Fleet Air Wing 4 was established as Patrol Wing 4 at FAB Seattle, Washington (NAS Sand Point, Washington) on 1 October 1937. On 27 May it relocated to NAS Kodiak, Alaska where on 1 November 1942 it was redesignated Fleet Air Wing 4 (FAW-4). On 15 March 1943 it relocated to NAS Adak, Alaska then on 26 April 1944 to NAF Attu, Aleutian Islands. The wing fought in the Aleutian Islands campaign alongside Eleventh Air Force. During the winter of 1943–44, the burden of operations against the Kuriles was carried by Navy Consolidated PBY Catalinas and Lockheed Ventura of Fleet Air Wing Four. They carried small bomb loads and their primary objective was the securing of nighttime reconnaissance photographs. On 17 April 1949 the wing relocated to NAS Whidbey Island, Washington and became dual hatted with Commander Fleet Air (COMFAIR) Seattle with additional duty as FAW-4 in May 1949. On 15 February 1954 COMFAIR Seattle was redesignated COMFAIR Whidbey and FAW-4 (dual hatted). Fleet Air Wing 4 was disestablished on 15 March 1970.

Patrol and Reconnaissance Wing FIVE[edit]

Lineage: Patrol Wing 5(1st), Fleet Air Wing 5, Patrol Wing 5(2nd), Patrol and Reconnaissance Wing 5.[11]

Patrol and Reconnaissance Wing 5 was established as Patrol Wing 5 at FAB Norfolk on 1 October 1937. It was redesignated Fleet Air Wing 5 (FAW-5) on 1 November 1942 relocating to NAS Brunswick, Maine on 30 June 1971. . On 1 July 1973 Fleet Air Wing 5 was redesignated Commander, Patrol Wings Atlantic (COMPATWINGSLA/PATWING FIVENTd). On 1 July 197e COMPATWINGSLANbecame a separate Teadquarters.5. On 26 March 1999 all Atlantic Fleet Patrol Wings were redesignated Patrol and Reconnaissance Wings and Patrol Wing 5 became Patrol and Reconnaissance Wing 5. During the wing's existence it included VP-8, VP-10, VP-11, VP-23, VP-26, VP-44, VPU-1 and the Navy Reserve's VP-92. With the decision to close NAS Brunswick, VP-8, VP-10, VP-26 and VPU-1 were transferred to Patrol and Reconnaissance Wing Eleven at NAS Jacksonville, Flori.a, VP-11, VP-23 and VP-44 having been previously disestablished during the Navy's post-Cold War drawdown of the mid-1990s which eliminated 50% of the Navy's active duty patrol squadrons. VP-92 was disestablished in 20 when the Naval Reserve reduced the total number of patrol squadrons from ts thirteve to ons. VP-92 had previously been assigned to Reserve Patrol Wing Atlantic (RESPATWINGLANT), but was transferred to COMPATRECONWING FIVE following RESPATWINGLANT's inactivation aclosure of om NAS South Weymouth, Massachusesed due to an earlier BRAC decision in the mid-1990s.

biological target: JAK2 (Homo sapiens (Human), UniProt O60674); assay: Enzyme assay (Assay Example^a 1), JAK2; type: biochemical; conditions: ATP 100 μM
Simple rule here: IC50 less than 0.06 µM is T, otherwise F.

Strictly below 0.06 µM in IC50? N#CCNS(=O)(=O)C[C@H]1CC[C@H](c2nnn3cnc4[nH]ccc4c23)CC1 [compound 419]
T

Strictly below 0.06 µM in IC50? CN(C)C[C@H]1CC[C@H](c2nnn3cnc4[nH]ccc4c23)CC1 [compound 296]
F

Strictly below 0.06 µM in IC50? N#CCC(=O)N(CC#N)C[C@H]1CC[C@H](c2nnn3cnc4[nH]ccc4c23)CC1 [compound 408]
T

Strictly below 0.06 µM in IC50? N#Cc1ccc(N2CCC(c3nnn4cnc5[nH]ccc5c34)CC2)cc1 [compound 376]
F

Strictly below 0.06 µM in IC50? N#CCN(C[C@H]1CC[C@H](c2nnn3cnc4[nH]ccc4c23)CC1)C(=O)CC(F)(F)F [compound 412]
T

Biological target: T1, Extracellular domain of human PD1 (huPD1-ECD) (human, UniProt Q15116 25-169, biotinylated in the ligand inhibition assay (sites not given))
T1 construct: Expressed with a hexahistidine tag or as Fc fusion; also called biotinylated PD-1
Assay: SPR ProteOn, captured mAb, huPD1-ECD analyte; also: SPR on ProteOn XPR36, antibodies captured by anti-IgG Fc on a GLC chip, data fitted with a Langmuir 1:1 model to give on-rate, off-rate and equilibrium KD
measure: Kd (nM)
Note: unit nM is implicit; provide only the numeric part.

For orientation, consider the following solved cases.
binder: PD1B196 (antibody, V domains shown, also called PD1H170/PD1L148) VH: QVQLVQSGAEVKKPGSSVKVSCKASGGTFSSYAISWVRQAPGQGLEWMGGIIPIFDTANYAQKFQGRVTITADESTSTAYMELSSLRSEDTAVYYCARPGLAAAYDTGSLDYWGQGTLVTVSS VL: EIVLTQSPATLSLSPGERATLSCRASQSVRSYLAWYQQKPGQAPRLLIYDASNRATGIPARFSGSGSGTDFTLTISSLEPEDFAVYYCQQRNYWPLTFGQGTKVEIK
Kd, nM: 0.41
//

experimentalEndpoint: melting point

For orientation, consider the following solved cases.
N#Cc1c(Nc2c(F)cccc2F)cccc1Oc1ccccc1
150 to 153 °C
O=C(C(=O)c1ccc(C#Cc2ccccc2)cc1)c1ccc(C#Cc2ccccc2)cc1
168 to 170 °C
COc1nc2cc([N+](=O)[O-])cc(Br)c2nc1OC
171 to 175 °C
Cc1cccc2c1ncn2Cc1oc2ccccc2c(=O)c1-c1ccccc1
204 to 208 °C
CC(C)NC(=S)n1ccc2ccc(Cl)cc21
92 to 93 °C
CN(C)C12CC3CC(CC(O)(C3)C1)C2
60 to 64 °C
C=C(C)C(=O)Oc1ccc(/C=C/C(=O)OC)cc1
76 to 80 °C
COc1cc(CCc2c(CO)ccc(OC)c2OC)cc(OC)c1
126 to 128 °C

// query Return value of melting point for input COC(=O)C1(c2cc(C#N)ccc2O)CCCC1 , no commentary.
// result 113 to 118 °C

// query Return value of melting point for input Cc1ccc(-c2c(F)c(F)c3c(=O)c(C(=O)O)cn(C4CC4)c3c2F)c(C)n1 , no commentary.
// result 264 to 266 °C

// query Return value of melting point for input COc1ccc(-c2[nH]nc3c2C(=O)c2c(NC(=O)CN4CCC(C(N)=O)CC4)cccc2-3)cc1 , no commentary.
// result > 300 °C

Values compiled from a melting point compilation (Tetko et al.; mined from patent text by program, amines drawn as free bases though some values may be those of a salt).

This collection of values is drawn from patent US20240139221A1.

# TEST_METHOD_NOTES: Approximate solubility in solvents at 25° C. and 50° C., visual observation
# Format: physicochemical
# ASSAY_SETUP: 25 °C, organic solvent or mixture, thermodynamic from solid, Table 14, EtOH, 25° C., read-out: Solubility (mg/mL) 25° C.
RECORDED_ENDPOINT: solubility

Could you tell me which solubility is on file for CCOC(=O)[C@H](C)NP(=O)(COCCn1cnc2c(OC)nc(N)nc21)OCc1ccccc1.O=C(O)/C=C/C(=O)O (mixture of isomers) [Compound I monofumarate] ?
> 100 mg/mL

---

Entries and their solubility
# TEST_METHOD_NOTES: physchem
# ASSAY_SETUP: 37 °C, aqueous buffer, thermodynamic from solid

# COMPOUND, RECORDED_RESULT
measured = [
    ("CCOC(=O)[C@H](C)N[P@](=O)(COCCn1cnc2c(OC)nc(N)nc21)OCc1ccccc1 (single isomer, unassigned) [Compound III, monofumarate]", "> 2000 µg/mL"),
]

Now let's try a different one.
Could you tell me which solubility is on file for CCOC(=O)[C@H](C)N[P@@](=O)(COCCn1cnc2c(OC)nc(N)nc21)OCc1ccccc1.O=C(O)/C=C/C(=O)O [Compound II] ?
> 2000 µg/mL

Fleet Air Wing SIX(1st)[edit]

Lineage: Fleet Air Wing 6(1st).[12]

The first wing to use the Fleet Air Wing 6 designation was established at NAS Seattle, Washington on 2 November 1942. It relocated to NAS Whidbey Island, Washington on 29 December 1942 and was disestablished there on 1 December 1945.

Fleet Air Wing SIX(2nd)[edit]

Lineage: Fleet Air Wing 6(2nd).[13]

On 4 August 1950 the Fleet Air Wing 6 designation was used again to establish a new Fleet Air Wing at NAS Yokosuka, Japan to conduct operations in support of the Korean War. On 1 December 1950 the wing relocated to NAS Atsugi, Japan. It relocated to NAS Alameda, California during the 3rd quarter of 1952. In January 1955 the wing transferred back to Japan, this time to NAF Iwakuni where it was ultimately disestablished on 1 July 1972.

Fleet Air Wing SEVEN[edit]

Lineage: Patrol Wing Support Force, Patrol Wing 7, Fleet Air Wing 7.[14]

Fleet Air Wing 7 was established as Patrol Wing Support Force at NAF Argentina, Newfoundland on 1 March 1941. It was redesignated Patrol Wing 7 there on 1 July 1941. On 15 December 1941 it relocated to NAF Keflavik, Iceland and then to NAS Quonset Point, R.I. on 20 February 1942. On 15 May it relocated back to NAF Argentina where on 1 November 1942 it was redesignated Fleet Air Wing 7 (FAW-7). On 21 August 1943 it relocated to Plymouth, England then to NAS Dunkeswell, England on 10 July 1945. On 14 July 1945 it embarked USS Albemarle (AV 5) for return to the United States and was disestablished at NAS Norfolk on 4 August 1945.

Fleet Air Wing EIGHT(1st)[edit]

Lineage:Patrol Wing 8, Fleet Air Wing 8(1st).[15]

The first wing to use the Fleet Air Wing 8 designation was established as Patrol Wing 8 at Naval Air Facility Breezy Point, Norfolk, VA on 8 July 1941. On 15 December 1941 it relocated to NAS Alameda, California where it was redesignated Fleet Air Wing 8 (FAW-8) (the first wing to use that designation). It was disestablished there on 3 July 1946

Fleet Air Wing EIGHT(2nd)[edit]

Lineage: Fleet Air Wing 8(2nd).[16]

On 1 July 1965 the Fleet Air Wing 8 designation was used again to establish a new Fleet Air Wing at Naval Air Station Moffett Field, California. This second wing to use the Fleet Air Wing 8 designation was disestablished on 1 August 1972.

Fleet Air Wing NINE[edit]

Lineage: Patrol Wing 9, Fleet Air Wing 9.[17]

Fleet Air Wing 9 was established as Patrol Wing 9 at NAS Norfolk, Virginia in April 1942. On 1 May 1942 it relocated to NAS Quonset Point, R.I where on 1 November of that year it was redesignated Fleet Air Wing 9 (FAW-9). On 24 August 1943 it relocated to NAS New York where it was disestablished on 19 July 1945.

Fleet Air Wing TEN(1st)[edit]

Lineage:Patrol Wing 10(1st), Fleet Air Wing 10(1st).[18]